and you can keep dropping it until you've exceeded your lifetime. One
      way perceive this phenomenon is tape a drum beat and let it get faster
      and faster and faster ... you'll hear the overall pitch rise until you
      no longer hear it as a drum, and then those frequencies get higher and
      higher until they reach over your threshold of hearing. Faster and
      faster and they turn into other sorts of waves that you perceive.
      Eventually you'll distort it before you can get it fast enough to become
      a radio wave. But there's a block there where you just can't perceive
      it unless you have something intervening .... like a photograph of an x-ray.

      > Ultimately I
      > > think of all this music as reinventing the wheel,
      > > trying to discover a
      > > new way to make certain bricks that hold up the
      > > house.
      >
      > Many of these artists, musicans, what have you - have
      > stated their desire to literally tear down any house,
      > or tradition so I really can't agree with your
      > assement here.

      That whole idea is complete folly and an utter waste of time. You'd
      have to be in isolation for your entire life to get close to it, and
      even then you wouldn't be that close. Remember how Cage went into a
      dead room at some university wanting to experience true silence, and
      when he did, he heard his nervous system ringing and his blood flowing?
      That's all the proof I need to consider those sorts of statements about
      tearing down any house or tradition being rather romantic, and the
      notion of a romantic artist isn't new at all. Those statements seem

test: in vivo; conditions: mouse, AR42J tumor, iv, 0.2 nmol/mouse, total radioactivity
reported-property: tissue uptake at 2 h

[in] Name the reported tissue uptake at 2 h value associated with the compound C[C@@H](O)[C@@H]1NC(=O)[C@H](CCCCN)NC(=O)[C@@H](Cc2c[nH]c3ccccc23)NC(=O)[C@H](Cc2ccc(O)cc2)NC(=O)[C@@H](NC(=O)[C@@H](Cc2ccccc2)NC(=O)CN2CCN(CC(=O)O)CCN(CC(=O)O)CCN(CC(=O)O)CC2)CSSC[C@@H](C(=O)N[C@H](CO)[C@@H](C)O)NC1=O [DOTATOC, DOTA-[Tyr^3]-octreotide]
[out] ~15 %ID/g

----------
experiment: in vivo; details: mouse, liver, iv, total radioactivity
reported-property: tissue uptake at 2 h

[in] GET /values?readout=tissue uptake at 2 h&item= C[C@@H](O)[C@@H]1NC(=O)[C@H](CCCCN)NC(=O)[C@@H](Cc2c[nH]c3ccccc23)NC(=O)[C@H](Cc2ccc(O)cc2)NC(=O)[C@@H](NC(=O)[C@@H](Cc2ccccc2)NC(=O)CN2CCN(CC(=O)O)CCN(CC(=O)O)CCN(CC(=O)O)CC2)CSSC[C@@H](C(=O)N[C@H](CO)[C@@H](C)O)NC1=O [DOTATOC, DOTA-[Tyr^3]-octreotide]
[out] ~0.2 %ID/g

like PR to me to get like minded people to buy the noise. It's a very
      naive way to look at it, and when I hear someone say it, it makes me
      think that there's more than a little bullshit involved.

      >
      > Ha! That's a question I'm sure Richard Pinahs would
      > enjoy. Difference and repetition. Let's look at Karl
      > again, what did he do? Spiralled out, literally. So,
      > what do you make of Licht compared to his academic
      > works?

      Must know more about him to make an assessment.

      >
      > You did this, you found that, I got it.
      > > What am I going to
      > > do with it now that I got it?
      >
      > Revel in it, discard it, or file it under popular.

      No. It's going to go into my subconscious, and it's going to pop out
      when I'm looking for something to work in my pieces. It's going to be
      another tool, another piece of vocabulary, another thing that I can use
      to hold up the house.

      Keef.
    • kermandavid
      ... You d ... and ... a ... and ... flowing? ... about ... seem ... very ... me ... No. there s no bullshit about it. SOME people believe that: a) most things
      Message 2 of 7 , Oct 2, 2003
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        --- In avant-progressive@yahoogroups.com, Keef <k5rzr@n...> wrote:

        > >
        > > Many of these artists, musicans, what have you - have
        > > stated their desire to literally tear down any house,
        > > or tradition so I really can't agree with your
        > > assement here.
        >
        > That whole idea is complete folly and an utter waste of time.